MADAWASKA, Maine — Building Maine’s longest international bridge through one of the state’s iciest rivers would have been a complicated project in any year.
But 70-person Zoom calls, fluctuating COVID-19 safety restrictions and a closed border are just a few of the hurdles that make constructing a bridge between the United States and Canada a logistical obstacle course during the pandemic.
The new bridge will connect Madawaska and Edmundston, New Brunswick — a multi-year, $97 million collaboration between the Maine Department of Transportation and the New Brunswick Department of Transportation and Infrastructure. This bridge will replace an existing one, which has fallen into disrepair and has had a 5-ton weight limit on it since 2017.
Even as the primary contractor, Woolwich construction company Reed & Reed Inc., builds its cranes at the shoulder of the St. John River, questions remain particularly about border access for those workers who will need it.
Over the coming years, Reed & Reed and subcontractor Greenfield Construction of New Brunswick will build toward each other, spanning the gap over the river in two directions from Edmundston’s existing bridge abutment to a new Madawaska abutment more than 1,400 feet upstream.
Even though each country has its part to build, some employees will need to travel back and forth across the border.
“The issue that we had in regard to the COVID concerns is that the status of each nation or each province or state’s response was always changing,” Andrew Lathe, MaineDOT project manager, said. “When it came to specifics for the contractor, because things are so fluid, we couldn’t set hard definitions.”
Right now, standing New Brunswick regulations would require anyone crossing into the province from the U.S. to quarantine for two weeks — a process that would likely be unsustainable for inspectors and supervisors responsible for overseeing construction in both countries.
“We’re obviously hoping they won’t have to quarantine every time,” New Brunswick Department of Transportation and Infrastructure project manager Tracy MacDonald said.
Reed & Reed is working on a proposal for the provincial health authorities to avoid that, but building a plan based on safety regulations that have changed several times has been challenging. Reed & Reed superintendent Greg Letourneau called the Canadian restrictions “a moving target.”
The company is hoping for a lift on border restrictions before they have to begin building permanent structures in June, Reed & Reed CEO Jackson Parker said in April. But both U.S. and Canadian governments have consistently pushed back the border-opening date — most recently to May 21.
The pandemic has changed the communication process as well — to mixed ends. On the one hand, it has increased ease-of-access between the numerous entities working on the bridge and the neighboring, federally managed Madawaska land port of entry project, Letourneau said. On the other hand, he recently found himself in a two-hour-long Zoom call with dozens of stakeholders vying for their ideas and opinions to be heard.
“That’s one downfall,” Letourneau said.
In addition to the circumstances the pandemic has wrought, there are complicating factors that come with any Maine-New Brunswick project. For example, despite being less than a football field’s length away from each other, Madawaska and Edmundston are in different time zones.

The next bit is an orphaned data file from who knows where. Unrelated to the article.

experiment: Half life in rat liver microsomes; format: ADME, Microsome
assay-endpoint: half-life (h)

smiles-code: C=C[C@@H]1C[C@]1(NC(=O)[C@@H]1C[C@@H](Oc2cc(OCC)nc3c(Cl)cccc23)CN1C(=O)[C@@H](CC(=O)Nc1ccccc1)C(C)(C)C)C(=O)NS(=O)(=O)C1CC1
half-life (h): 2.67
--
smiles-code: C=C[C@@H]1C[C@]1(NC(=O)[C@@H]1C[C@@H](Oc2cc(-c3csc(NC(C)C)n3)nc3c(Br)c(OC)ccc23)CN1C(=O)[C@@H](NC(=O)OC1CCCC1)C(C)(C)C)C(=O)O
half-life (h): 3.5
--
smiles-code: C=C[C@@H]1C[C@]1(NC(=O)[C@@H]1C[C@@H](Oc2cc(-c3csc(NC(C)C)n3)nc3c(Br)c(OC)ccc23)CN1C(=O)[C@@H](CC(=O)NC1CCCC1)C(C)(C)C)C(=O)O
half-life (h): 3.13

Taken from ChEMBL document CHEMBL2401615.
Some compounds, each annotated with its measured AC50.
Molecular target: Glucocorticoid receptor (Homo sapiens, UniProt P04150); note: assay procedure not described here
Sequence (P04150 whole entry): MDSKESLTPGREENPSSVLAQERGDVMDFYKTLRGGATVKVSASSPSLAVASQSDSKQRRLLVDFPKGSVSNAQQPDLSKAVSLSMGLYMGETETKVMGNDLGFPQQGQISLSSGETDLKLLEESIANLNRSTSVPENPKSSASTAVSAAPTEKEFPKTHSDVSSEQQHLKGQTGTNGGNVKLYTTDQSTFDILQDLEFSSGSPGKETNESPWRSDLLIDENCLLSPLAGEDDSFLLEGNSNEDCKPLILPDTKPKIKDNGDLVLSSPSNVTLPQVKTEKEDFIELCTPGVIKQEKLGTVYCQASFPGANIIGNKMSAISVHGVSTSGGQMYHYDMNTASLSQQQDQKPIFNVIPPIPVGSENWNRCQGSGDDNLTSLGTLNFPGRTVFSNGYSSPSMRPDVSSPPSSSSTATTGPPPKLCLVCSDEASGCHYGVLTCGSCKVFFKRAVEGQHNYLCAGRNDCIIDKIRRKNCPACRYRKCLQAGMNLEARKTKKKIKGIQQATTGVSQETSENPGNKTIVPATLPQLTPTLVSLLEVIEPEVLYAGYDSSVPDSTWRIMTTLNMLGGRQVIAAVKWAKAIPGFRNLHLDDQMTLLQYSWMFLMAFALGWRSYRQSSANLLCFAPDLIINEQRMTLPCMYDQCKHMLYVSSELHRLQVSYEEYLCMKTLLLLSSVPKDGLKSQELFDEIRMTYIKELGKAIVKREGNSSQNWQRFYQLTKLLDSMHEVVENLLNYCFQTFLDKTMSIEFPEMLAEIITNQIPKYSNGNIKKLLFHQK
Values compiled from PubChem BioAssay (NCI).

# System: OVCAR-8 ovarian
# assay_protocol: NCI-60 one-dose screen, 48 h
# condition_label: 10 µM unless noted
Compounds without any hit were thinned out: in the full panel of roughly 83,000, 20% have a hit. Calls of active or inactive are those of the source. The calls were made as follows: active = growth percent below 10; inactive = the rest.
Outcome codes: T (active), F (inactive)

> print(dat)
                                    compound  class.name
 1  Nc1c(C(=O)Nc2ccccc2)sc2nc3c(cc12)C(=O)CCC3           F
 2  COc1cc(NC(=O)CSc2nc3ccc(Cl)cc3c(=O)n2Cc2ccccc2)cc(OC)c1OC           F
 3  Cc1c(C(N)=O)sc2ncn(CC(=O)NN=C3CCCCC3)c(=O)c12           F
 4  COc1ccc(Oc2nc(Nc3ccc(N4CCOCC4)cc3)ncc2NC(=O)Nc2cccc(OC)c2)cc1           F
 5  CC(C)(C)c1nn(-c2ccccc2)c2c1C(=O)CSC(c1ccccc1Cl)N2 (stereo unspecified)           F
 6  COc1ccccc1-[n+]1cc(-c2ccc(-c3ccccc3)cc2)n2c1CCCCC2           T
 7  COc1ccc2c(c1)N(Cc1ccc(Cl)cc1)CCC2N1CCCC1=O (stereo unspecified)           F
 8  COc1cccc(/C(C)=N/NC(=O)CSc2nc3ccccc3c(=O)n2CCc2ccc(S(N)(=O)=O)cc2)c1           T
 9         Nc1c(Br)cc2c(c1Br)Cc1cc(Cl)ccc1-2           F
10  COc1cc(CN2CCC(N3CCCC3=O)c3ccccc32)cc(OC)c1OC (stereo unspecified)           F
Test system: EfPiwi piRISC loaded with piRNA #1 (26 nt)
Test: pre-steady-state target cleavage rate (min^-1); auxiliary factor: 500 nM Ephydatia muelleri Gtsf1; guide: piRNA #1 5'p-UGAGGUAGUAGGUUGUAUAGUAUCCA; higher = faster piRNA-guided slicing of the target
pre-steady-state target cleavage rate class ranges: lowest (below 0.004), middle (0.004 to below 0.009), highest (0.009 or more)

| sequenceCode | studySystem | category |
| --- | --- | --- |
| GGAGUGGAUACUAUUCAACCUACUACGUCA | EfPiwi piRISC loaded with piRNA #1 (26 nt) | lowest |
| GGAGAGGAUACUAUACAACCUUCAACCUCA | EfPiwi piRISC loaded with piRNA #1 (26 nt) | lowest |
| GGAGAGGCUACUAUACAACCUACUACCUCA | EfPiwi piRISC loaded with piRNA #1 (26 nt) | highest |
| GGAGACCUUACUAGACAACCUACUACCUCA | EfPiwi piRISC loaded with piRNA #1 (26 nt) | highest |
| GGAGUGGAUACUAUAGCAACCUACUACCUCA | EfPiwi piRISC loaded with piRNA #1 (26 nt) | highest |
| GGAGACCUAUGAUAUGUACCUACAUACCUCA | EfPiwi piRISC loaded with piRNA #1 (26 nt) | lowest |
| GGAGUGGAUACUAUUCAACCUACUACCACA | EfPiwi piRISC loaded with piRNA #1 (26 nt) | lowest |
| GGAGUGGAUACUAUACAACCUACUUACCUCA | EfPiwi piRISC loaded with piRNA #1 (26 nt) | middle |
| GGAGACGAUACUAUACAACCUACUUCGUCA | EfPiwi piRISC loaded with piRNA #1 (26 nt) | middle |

Project leaders also need to produce materials for the public in both English and French — New Brunswick’s laws require equal access for speakers who prefer either of the province’s two official languages.
Regular work and permit restrictions that inhibit many U.S. citizens from working in Canada and vice versa mean that like many other international bridges, this one has to be built from two directions by two different contractors.
Overlapping federal regulations on everything from work permitting to environmental and wildlife protections mean the rulebook for international projects is a negotiation rather than a hard-and-fast process.
“The fish don’t know where the border is,” MacDonald said. “We have to blend [the regulations] to be sure we’re meeting the strictest requirements in both jurisdictions.”
At a tour with local high school students on April 26, Letourneau said that one of the negotiated rules calls for builders to fire a warning shot into the water for fish every time they use the piston-powered tools for drilling piers into the riverbed.
For Letourneau, the project’s distinct challenges come from factors entirely outside regulations for COVID-19 or construction between the two countries.
Instead, he said “mother nature” would be the greatest obstacle for the builders. For one, annual ice outs on the St. John River mean a shortened construction season — all equipment has to be out of the water by Feb. 15 until the river is clear again.
Contractors also have to prepare for the impacts of erosion on the steep graded banks of the river and intense flooding.
“One of the border agents on the U.S. side when I was down there pointed and said [the river] will get 18 feet high from where it is on the existing piers,” Lathe said.
Given everything complicating the project, reaching a successful outcome will depend on the communication between all those involved: federal governments, regional authorities, local leaders and of course the builders themselves, Lathe said.
“I just think more than anything establishing good working relations is what makes a project like this click and gets you to the finish line.”